Weather Station Project
By: Seth, Alyse, Jacob, Alexis p.
1. The Greenhouse Effect
2. Heat Distribution in The Troposphere
3. The Wind
The wind can move easily from another place to place. Differences in air pressure cause the air to move. Wind is air in motion air moves from high pressure to low pressure the speed and direction of wind.
4. The Water Cycle
5.Humidity in The Air
6. How Clouds Form
- A warm layer builds up in the range of 1,000 to 5,000 ft.
- A warm layer builds up in the range of 1000 to 5000 ft.
- Arising air currents organize into thermals.
- water vapor in the rising air particles condense to form a cloud that is moist and soft
7. Rain, Hail, and Snow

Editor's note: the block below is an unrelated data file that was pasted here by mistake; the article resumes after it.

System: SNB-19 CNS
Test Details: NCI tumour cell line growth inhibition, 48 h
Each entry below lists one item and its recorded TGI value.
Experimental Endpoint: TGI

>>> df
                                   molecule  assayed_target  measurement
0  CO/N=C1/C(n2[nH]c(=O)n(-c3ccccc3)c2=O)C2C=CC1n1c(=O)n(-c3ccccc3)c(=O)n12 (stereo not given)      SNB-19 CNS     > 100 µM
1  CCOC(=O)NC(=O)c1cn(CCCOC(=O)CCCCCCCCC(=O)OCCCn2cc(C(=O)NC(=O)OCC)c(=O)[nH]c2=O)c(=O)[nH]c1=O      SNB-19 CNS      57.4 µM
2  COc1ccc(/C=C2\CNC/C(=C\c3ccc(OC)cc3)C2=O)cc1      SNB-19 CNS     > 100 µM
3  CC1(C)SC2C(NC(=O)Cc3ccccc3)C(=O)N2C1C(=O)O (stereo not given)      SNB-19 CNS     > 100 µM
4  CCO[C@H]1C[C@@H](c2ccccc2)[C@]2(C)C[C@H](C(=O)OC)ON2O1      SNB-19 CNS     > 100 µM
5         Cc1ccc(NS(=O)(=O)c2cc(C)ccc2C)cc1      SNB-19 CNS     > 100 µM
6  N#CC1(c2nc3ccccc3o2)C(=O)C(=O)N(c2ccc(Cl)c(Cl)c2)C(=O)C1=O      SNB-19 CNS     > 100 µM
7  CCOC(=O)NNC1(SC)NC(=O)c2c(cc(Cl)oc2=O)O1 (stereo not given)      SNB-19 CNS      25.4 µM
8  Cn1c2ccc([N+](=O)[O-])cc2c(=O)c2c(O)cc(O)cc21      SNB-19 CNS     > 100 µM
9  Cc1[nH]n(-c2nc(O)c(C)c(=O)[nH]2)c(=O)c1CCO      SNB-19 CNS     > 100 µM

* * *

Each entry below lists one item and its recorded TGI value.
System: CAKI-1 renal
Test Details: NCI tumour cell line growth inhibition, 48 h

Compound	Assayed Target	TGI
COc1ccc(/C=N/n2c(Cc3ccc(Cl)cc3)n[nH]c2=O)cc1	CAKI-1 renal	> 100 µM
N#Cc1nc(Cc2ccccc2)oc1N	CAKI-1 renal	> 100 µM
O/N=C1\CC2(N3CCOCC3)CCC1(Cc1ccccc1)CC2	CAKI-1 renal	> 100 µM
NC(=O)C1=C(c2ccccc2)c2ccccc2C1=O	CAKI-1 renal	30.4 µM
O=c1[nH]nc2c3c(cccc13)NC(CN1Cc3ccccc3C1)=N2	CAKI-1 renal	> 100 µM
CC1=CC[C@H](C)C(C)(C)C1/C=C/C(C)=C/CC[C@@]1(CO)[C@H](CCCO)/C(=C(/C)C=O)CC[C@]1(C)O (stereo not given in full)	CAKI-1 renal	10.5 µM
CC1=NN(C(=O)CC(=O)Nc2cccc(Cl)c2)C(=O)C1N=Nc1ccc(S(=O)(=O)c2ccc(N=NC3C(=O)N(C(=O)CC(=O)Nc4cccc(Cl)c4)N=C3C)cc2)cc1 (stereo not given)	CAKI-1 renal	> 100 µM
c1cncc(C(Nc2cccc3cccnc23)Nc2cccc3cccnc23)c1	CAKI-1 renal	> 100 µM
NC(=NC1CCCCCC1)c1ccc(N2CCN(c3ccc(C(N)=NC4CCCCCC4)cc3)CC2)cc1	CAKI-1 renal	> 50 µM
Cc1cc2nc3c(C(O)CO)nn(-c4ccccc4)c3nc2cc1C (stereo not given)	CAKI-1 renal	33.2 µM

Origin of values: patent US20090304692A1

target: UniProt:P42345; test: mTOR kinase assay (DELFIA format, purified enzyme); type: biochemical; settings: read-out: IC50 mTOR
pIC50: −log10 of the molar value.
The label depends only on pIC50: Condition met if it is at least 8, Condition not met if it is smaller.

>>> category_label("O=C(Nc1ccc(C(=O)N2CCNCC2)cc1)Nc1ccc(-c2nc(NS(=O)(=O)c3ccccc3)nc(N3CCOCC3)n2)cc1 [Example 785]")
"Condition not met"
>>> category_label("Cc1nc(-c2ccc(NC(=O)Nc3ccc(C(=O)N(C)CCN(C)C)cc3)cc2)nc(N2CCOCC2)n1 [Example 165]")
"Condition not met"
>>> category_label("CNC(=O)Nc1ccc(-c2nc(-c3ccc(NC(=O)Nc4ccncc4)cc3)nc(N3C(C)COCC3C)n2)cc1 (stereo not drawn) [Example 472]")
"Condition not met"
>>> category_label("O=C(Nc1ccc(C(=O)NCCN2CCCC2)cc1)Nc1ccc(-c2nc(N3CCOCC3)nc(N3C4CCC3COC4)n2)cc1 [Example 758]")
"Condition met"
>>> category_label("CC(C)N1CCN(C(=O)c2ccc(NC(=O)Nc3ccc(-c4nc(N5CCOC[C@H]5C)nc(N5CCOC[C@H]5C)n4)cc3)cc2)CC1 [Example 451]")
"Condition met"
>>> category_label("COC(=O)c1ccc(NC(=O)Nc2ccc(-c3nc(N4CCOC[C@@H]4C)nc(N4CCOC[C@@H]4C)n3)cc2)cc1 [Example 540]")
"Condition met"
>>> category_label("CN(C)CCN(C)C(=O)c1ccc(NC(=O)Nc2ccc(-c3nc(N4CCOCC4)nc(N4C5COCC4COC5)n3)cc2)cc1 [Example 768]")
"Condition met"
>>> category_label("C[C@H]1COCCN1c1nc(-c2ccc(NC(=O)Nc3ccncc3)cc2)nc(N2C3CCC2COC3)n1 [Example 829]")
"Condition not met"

8. Three types of Storms
Thunderstorms are formed on a hot summer day. The surface of the Earth heats the air above the surface through the process of conduction. When warm air rises and cold air sinks (convection) plays a key role when forming a Thunderstorm. If the warm air is forced to rise it doesn't stop due to the less dense surrounding air. Lastly, it will transfer heat from the surface to higher levels of the atmosphere.
Winter storms receive their energy from two air masses of different temperatures and moisture levels. Winter storms usually form when an air mass of cold, dry, air moves and interacts with a warm, moist, air. The point where these two air types meet is called a front. If cold air arrives and pushes away the warm air, it forms a cold front. When warm air arrives, it rides up over the denser, cold air to form a warm front. If neither of these two air types arrives, it forms a stationary front.
An ice storm is a type of winter storm caused by freezing rain. Ice storms form when a layer of warm air is between two layers of cold air. Frozen precipitation melts while falling into the warm air layer, and then continues to freeze in the cold layer above the ground. This creates freezing rain or a glaze ice.